Okay, so for those of you that were thinking that I was being too hard on Dimwit a few paragraphs ago, what do you think now… after that piece of almost indescribably obtuse insight?Â The programâ€™s been around for more than three years.Â Three years ago, or even two years ago, unemployment was higher, but the program wasnâ€™t any more effective then, so whatever heâ€™s grasping at… he missed by a long shot.
And need I even comment on his view that unemployment has been dropping of late?Â At the end of the first quarter of THIS YEAR, unemployment was UP IN 25 STATES, and FLAT IN 17… I just wrote about this issue yesterday, as a matter of fact.Â And then thereâ€™s the issue of real wages, which have continued their downward slide.Â Maybe Dunder has his own unemployment rate calculator under his bed.
After that he starts talking about HAMP and HARP, and he even throws out a statistic that says 35 percent of the homes listed as being in the foreclosure process are already vacant.Â And how he knows that is one of those unsolvable mysteries I canâ€™t even begin to comprehend.Â Donâ€™t even try to tell me that the servicers report that information after sending people to drive by the homes, because those same servicers are lucky when they can find a home with a loan they actually service.
Mr. Blomquist does say one thing thatâ€™s correct when he explains that the number of homeowners eligible for assistance from the hardest hit funded programs may be lower than it appears… and thatâ€™s almost always caused by nothing other than BAD PROGRAM DESIGN, which has been the point Iâ€™ve been making all along… ever since I started writing about the subject three years ago.
SC Help admits that it has changed requirements three times over the past three years in an effort to expand the programâ€™s capacity to help homeowners, but since it hasnâ€™t worked, I have to believe itâ€™s at least in part because the changes were either too little, too late, or otherwise ill-conceived in some way.
Iâ€™ll tell you what hasnâ€™t been the cause of the programâ€™s tepid, at best, results… it hasnâ€™t been because homeowners are too ashamed to ask for assistance… itâ€™s not because no one knows of the programâ€™s existence… and itâ€™s certainly not whatever Darnel was babbling about.
SC Helpâ€™s Program Today…
Initially, the program only focused on helping the unemployed, but recent changes have expanded that focus to include the under-employed and self-employed people who have seen their incomes drop significantly as a result of the economy. Â
The program also expanded eligibility to those whose hardship resulted from the death of a spouse, divorce, or a catastrophic health expense… all of which sounds pretty good to me, but I donâ€™t have the details, and Iâ€™m very aware that the large print may giveth, while the small print taketh away. Â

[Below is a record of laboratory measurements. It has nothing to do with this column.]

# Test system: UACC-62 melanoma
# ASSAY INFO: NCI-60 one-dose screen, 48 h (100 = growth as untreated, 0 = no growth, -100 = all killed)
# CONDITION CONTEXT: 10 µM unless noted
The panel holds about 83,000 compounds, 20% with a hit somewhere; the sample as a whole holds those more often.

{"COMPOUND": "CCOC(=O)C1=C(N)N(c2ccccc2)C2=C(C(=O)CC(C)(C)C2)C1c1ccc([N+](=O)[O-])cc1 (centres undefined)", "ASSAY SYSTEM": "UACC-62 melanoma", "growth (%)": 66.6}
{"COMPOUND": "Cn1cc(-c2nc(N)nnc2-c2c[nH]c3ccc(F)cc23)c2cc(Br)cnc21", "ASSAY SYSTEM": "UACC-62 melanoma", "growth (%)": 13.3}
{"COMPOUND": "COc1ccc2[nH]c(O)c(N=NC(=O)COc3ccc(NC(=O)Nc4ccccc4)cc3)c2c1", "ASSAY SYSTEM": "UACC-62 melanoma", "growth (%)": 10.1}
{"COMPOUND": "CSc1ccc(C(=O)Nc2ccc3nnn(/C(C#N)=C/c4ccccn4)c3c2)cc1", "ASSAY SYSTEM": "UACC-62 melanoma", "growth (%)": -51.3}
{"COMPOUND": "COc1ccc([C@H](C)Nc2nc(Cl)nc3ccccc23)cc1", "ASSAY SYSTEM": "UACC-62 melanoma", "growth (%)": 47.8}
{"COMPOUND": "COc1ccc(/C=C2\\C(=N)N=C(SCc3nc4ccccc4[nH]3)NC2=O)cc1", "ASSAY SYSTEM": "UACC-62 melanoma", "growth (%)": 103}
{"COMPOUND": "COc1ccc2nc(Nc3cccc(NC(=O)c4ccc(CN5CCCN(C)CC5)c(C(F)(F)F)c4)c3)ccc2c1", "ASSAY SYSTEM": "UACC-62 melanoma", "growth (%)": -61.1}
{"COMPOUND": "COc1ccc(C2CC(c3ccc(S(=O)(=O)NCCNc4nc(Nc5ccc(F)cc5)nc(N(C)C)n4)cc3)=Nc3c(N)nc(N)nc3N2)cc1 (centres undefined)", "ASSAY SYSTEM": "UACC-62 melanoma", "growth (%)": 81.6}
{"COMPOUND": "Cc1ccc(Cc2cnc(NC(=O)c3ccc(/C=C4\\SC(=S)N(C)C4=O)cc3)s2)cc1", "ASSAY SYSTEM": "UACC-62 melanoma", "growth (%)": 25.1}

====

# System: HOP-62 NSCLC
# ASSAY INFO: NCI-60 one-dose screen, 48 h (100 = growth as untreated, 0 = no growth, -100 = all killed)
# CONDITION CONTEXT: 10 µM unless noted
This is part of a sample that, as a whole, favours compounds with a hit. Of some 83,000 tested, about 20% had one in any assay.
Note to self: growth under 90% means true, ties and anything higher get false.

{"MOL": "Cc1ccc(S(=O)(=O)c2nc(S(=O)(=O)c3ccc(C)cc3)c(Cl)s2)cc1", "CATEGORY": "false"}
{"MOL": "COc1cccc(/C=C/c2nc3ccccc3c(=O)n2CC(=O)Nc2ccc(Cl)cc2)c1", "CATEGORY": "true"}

Assuming the homeowner qualifies, the article says, the program offers monthly payment assistance for up to 24 months, up to $36,000.Â Mortgage payments are made directly to the bank.Â And if a homeowner has fallen behind on his or her mortgage payments, assistance can include back payments up to $25,000 per applicant.Â And if someoneâ€™s home canâ€™t be saved from foreclosure, the program can provide a grant of $5,000 for transition to alternative housing.
The money is treated as a loan, but itâ€™s a loan that is reduced by 20 percent each year the homeowner stays in the property, ending up with a zero balance at the end of year five. Â
Like I said, it sounds like the program has come a long way in the right direction, unless Iâ€™m missing some onerous qualifying requirement undisclosed by the article.Â And Iâ€™m not entirely discounting the possibility that inadequate marketing is a factor as well.Â In fact, Iâ€™m confident the inadequacies involved are many and varied.
So, okay… fine.Â But, now weâ€™re sitting here going on 3.5 years since the money was made available… and thatâ€™s way past any acceptable training curve type excuses will be tolerated by anyone.Â Itâ€™s time for the programs funded by hardest hit funds to help homeowners… not in tiny amounts, but substantively, stopping foreclosures with aggressive benefits and inclusive qualifying requirements.
Itâ€™s been long enough and surely we know what doesnâ€™t work… after all, weâ€™ve got huge amounts of experience implementing ineffectively designed programs.Â Now itâ€™s time to do something right… or step out of the way and let someone else in the house.